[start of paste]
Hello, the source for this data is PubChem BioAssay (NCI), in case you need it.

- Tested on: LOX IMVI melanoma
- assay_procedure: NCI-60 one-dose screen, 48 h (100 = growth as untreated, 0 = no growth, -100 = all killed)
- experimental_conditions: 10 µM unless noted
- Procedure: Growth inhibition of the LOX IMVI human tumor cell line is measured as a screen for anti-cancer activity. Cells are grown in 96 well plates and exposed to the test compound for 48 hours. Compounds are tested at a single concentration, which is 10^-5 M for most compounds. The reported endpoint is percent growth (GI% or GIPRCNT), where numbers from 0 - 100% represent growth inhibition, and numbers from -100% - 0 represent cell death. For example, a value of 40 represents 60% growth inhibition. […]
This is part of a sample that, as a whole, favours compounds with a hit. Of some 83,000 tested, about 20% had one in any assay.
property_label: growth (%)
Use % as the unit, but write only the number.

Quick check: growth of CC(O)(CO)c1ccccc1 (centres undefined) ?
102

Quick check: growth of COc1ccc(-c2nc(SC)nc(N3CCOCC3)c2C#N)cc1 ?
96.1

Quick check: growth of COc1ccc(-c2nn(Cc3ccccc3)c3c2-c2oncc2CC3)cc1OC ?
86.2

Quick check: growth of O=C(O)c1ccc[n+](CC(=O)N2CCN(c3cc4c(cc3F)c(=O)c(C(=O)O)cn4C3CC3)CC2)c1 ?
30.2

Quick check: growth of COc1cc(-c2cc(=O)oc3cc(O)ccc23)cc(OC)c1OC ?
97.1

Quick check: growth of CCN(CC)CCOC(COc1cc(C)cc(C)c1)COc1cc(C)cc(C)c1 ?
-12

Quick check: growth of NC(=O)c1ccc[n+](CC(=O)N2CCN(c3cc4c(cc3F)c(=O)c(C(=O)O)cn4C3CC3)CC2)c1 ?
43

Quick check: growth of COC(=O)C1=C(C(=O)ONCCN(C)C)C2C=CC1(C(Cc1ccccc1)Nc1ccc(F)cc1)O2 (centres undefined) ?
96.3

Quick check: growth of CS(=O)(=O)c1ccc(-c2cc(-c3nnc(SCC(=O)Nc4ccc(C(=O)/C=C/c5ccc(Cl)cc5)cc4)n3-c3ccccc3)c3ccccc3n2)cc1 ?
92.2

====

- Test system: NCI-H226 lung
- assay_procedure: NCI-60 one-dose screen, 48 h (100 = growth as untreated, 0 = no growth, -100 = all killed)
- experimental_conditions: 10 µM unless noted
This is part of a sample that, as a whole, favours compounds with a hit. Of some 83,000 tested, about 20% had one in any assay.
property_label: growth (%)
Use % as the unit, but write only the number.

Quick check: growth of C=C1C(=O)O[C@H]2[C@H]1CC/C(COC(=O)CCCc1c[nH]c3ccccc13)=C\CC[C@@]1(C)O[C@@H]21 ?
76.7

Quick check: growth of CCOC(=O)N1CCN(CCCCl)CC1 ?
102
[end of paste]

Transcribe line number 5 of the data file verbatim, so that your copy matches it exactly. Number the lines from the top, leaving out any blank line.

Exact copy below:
- Procedure: Growth inhibition of the LOX IMVI human tumor cell line is measured as a screen for anti-cancer activity. Cells are grown in 96 well plates and exposed to the test compound for 48 hours. Compounds are tested at a single concentration, which is 10^-5 M for most compounds. The reported endpoint is percent growth (GI% or GIPRCNT), where numbers from 0 - 100% represent growth inhibition, and numbers from -100% - 0 represent cell death. For example, a value of 40 represents 60% growth inhibition. […]